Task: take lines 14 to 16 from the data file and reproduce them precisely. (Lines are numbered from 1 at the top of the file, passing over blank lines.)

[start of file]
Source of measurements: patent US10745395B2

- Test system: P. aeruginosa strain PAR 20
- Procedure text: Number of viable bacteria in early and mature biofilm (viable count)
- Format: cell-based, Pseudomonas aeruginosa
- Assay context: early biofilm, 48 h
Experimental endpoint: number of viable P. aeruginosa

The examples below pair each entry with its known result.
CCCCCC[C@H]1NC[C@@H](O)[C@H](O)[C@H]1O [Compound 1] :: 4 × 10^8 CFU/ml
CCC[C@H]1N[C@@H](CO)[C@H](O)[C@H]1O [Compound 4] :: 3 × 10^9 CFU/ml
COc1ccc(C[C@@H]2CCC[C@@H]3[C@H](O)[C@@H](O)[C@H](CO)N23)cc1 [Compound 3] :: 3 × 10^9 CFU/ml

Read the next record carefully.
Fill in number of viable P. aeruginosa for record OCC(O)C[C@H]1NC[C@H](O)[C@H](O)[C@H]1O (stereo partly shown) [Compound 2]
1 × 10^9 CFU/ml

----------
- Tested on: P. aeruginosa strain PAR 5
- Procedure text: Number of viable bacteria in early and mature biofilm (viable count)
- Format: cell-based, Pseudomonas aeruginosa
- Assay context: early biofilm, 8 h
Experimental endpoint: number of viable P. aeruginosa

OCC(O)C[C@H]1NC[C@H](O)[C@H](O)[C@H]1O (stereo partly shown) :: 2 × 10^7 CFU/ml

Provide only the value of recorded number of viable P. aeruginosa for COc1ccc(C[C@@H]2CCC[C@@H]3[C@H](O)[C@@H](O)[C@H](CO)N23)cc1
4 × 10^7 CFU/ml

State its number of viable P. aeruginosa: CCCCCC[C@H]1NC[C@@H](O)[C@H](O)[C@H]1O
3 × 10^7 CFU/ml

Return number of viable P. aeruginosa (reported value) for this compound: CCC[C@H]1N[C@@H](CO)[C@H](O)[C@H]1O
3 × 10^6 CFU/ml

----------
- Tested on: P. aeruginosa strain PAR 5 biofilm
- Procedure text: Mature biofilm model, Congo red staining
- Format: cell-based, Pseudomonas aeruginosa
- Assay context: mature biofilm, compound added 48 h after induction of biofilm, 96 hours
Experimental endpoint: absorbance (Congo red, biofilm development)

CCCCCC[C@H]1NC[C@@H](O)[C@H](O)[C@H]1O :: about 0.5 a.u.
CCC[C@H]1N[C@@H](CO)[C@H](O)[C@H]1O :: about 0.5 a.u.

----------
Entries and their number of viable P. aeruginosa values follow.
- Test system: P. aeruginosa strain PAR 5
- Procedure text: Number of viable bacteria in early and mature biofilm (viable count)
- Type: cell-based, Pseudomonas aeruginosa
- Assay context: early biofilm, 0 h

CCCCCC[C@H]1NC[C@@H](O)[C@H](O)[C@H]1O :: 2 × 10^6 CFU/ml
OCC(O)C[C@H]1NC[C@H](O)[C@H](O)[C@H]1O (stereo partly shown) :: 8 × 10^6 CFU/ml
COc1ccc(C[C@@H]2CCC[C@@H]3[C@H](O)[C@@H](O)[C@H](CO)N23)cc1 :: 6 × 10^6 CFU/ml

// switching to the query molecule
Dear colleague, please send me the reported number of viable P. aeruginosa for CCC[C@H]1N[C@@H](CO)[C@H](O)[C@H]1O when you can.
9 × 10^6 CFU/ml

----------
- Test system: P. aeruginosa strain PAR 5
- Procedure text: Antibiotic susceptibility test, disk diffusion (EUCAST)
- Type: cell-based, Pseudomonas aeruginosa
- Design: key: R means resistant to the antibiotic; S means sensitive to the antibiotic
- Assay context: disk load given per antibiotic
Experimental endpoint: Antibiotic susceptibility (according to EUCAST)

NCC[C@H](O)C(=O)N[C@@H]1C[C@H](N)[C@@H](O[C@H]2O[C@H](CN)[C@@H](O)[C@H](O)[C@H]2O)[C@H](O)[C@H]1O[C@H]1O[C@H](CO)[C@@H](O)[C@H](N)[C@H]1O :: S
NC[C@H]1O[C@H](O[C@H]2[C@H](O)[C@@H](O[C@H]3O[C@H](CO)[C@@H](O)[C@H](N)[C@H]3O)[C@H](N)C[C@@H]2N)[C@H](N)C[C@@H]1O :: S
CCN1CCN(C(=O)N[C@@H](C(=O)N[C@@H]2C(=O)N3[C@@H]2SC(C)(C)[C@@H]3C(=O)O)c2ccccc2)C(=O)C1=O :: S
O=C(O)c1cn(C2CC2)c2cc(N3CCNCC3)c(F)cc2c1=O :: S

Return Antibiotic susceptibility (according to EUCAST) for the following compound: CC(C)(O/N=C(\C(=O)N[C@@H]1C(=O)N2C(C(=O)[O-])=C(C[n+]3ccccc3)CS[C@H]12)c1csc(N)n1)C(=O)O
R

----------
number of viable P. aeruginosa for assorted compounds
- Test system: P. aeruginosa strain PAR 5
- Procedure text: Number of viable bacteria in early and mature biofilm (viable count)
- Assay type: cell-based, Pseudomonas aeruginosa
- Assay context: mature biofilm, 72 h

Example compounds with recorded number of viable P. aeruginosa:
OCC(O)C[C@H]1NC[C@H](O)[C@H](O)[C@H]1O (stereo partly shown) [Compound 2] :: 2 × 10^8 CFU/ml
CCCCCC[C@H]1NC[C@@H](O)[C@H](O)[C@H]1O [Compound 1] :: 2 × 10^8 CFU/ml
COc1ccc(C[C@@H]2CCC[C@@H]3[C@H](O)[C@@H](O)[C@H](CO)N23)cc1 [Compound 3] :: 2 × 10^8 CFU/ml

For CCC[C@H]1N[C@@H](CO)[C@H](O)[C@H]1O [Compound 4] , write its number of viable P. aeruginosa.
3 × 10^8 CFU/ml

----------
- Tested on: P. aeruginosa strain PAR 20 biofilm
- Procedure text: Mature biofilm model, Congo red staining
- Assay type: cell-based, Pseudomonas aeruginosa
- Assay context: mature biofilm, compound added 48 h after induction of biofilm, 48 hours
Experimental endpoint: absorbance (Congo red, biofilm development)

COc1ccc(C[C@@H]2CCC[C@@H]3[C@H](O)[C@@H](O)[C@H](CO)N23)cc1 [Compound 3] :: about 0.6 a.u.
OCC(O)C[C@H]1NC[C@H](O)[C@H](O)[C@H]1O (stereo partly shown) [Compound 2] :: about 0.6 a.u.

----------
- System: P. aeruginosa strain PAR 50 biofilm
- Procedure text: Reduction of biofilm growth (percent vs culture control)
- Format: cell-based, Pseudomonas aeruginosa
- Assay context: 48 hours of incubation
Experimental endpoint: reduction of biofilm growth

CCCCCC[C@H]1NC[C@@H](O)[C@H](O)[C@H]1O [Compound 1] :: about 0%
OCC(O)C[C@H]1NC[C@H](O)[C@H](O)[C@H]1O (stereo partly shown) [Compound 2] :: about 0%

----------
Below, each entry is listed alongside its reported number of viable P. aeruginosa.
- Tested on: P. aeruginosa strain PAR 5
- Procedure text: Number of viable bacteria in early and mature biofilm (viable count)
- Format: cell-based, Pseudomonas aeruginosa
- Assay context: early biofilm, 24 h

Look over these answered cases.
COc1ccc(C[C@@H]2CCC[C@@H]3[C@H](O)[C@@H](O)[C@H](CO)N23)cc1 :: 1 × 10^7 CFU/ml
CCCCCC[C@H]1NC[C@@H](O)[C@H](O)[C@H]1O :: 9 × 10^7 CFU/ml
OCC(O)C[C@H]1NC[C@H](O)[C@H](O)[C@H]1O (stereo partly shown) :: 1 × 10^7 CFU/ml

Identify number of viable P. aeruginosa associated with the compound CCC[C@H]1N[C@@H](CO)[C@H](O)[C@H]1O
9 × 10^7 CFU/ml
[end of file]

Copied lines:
----------
- Tested on: P. aeruginosa strain PAR 5
- Procedure text: Number of viable bacteria in early and mature biofilm (viable count)